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The Muscles & Body Parts Needed to Kick a Football

author image Patrick Dale
Patrick Dale is an experienced writer who has written for a plethora of international publications. A lecturer and trainer of trainers, he is a contributor to "Ultra-FIT" magazine and has been involved in fitness for more than 22 years. He authored the books "Military Fitness", "Live Long, Live Strong" and "No Gym? No Problem!" and served in the Royal Marines for five years.
The Muscles & Body Parts Needed to Kick a Football
A football player ready to kick the ball on the field. Photo Credit: Thinkstock Images/Stockbyte/Getty Images

Kicking a football -- either a round soccer ball, oval American or rugby ball -- uses a lot of muscles and joints. A successful kick requires good eye-foot coordination, balance, accuracy, skill and power. Kicking is predominately a lower-body activity but your whole body is involved in maintaining balance and stability.

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Bones and Joints

Kicking a football uses all of the bones and joints in your lower body. The tarsals, metatarsals and phalanges of your foot provide the contact surface that strikes the ball. The tibia and tarsals form your ankle joint, which must stay slightly flexed but rigid when you kick so that no power is lost. Your knee joint, consisting of the tibia and femur, extends as your thigh muscles contract and your hip, which is made up of your femur and ilium, swings forward in a movement called hip flexion.

Muscles of the Lower Leg

The primary muscles in your lower leg used in kicking a football are on opposite sides of your tibia, or shin bone. Your gastrocnemius and soleus muscles, collectively called your calf, contract to extend your ankle in a movement called plantar flexion, while the muscles on the front of your tibia -- tibialis anterior -- contracts to hold your ankle rigid. This type of muscle action is called an isometric contraction, which means that while these muscles are generating tension, they are not causing any actual joint movement but merely hold your ankle in place.

Knee Extension

Much of the power for kicking a football comes from the action of straightening your knee. This action, called knee extension, is the result of the contraction of the muscles on the front of your thigh. These muscles are called your quadriceps, which are made up of group of four individual muscles -- the vastus lateralis, rectus femoris, vastus medialis and vastus intermedius -- that share a common insertion point at the top of your tibia just below your patella, or kneecap.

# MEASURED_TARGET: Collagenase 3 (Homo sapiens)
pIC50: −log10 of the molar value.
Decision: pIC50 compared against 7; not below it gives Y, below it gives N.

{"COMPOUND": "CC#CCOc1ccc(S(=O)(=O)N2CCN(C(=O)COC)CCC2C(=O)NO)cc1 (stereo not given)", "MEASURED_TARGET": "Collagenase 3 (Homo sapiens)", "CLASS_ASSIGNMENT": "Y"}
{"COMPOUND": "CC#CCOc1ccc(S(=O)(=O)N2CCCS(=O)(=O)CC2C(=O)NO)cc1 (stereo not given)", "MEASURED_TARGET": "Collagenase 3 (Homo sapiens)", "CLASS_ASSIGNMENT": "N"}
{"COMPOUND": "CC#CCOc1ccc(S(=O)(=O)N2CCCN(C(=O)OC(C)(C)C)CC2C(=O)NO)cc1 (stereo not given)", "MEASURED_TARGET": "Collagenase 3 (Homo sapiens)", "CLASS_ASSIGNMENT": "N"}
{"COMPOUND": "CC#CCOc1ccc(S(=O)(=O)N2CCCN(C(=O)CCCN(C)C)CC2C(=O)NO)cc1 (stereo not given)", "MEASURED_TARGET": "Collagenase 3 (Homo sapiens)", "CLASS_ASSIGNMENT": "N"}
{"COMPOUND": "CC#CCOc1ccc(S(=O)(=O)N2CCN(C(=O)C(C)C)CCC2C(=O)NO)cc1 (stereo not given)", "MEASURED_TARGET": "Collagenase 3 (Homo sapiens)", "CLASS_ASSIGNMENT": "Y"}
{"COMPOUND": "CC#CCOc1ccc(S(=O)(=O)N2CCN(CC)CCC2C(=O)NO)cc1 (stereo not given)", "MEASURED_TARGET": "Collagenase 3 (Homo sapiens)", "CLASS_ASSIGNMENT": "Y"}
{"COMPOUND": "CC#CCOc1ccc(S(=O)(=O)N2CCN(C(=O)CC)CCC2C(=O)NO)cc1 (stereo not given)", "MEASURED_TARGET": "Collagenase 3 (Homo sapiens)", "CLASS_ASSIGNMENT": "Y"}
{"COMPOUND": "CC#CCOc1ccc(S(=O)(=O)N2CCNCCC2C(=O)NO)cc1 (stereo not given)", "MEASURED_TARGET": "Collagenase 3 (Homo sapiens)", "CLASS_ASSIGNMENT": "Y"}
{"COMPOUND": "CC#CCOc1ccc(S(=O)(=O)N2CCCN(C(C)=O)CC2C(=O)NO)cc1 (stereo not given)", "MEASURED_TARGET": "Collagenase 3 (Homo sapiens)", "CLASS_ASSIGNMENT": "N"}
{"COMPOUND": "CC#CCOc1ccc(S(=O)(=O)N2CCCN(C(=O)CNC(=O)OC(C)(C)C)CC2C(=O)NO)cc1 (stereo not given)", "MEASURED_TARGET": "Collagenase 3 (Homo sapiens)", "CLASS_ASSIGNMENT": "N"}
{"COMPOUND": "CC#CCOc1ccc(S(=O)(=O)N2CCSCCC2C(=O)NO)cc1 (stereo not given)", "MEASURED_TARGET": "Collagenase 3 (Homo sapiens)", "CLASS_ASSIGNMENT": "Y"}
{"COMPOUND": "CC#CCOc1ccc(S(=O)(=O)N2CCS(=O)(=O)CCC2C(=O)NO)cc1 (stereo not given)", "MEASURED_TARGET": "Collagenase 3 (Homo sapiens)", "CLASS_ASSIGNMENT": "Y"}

Hip Flexion

Swinging your femur forward from your hip is a movement called hip flexion. Hip flexion is the largest joint action when kicking a football, because it starts from a position of extension and finishes with a significant follow-through. The main muscles responsible for hip flexion are psosas major, psosas minor and iliacus, which are collectively known as Iliopsoas, or hip flexors. These three muscles work with your quadriceps muscle rectus femoris and are responsible for the majority of the power required for kicking a football. To allow hip flexion to occur, your three hamstring muscles -- semitendinosus, semimembranosus and biceps femoris -- must relax. Tight hamstrings may hamper your kicking ability.

Notable Stabilizers

While the muscles listed are responsible for the majority of the movements necessary to kick a football, a number of muscles work to hold various parts of your body steady so your kick is delivered from a solid base of support. These muscles, collectively called stabilizers, include your rectus abdominus or abdominal muscles, your erector spinae muscles or back muscles, your gluteal muscles in your butt.

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  • "Principles of Anatomy & Physiology, Ninth Edition"; Sandra R. Grabowski & Gerald J. Tortora; 2000
  • "Anatomy and Physiology for Dummies"; Donna Rae Siegfried; 2002
  • "Anatomy of Exercise: A Trainer's Inside Guide to Your Workout" Pat Manocchia; 2009
  • Sports Injury Bulletin: Biomechanics of Soccer
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